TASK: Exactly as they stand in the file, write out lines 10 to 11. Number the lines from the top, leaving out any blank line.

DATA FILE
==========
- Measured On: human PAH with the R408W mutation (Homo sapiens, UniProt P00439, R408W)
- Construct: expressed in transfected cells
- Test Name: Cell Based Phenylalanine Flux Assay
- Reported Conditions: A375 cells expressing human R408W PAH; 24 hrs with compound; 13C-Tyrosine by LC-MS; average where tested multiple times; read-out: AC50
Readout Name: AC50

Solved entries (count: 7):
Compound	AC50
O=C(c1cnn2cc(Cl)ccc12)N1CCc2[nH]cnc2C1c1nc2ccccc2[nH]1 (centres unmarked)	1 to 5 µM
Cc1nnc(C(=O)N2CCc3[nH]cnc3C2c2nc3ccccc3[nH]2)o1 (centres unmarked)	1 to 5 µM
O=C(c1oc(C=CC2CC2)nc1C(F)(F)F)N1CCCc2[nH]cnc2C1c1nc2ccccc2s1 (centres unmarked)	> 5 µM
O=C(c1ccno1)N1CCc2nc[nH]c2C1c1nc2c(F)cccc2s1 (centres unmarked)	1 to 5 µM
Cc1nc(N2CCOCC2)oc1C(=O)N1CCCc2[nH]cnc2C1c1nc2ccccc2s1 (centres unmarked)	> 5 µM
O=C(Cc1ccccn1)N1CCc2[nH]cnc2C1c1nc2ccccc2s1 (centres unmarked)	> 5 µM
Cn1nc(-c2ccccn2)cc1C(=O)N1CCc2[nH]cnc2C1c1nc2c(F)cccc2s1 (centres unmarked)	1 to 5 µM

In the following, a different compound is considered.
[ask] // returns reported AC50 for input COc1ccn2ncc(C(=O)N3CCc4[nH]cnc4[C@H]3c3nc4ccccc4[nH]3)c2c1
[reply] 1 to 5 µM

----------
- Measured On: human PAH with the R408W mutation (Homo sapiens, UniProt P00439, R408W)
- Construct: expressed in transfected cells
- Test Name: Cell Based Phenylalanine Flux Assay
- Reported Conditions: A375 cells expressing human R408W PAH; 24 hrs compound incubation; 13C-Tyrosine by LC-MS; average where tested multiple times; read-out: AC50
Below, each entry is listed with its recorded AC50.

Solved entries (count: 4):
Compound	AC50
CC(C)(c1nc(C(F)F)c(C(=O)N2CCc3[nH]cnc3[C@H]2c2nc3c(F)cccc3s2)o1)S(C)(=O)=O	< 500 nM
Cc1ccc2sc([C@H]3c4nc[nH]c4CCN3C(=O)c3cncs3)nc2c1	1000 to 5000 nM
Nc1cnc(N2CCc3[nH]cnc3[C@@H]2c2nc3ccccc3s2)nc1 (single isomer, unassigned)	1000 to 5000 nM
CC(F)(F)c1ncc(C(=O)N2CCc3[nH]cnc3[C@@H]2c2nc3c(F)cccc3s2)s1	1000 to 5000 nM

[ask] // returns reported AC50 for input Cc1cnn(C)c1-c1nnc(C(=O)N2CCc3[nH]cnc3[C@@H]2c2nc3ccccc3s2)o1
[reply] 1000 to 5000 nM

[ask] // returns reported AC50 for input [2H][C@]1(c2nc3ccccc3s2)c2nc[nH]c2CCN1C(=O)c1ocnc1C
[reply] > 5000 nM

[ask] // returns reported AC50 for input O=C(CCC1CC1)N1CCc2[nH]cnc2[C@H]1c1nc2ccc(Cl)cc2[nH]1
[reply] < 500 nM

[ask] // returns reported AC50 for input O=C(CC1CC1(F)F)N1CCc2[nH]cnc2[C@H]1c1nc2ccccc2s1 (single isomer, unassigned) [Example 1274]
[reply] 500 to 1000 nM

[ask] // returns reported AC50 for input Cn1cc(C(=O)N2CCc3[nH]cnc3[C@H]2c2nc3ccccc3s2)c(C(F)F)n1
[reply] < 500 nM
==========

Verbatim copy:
O=C(c1oc(C=CC2CC2)nc1C(F)(F)F)N1CCCc2[nH]cnc2C1c1nc2ccccc2s1 (centres unmarked)	> 5 µM
O=C(c1ccno1)N1CCc2nc[nH]c2C1c1nc2c(F)cccc2s1 (centres unmarked)	1 to 5 µM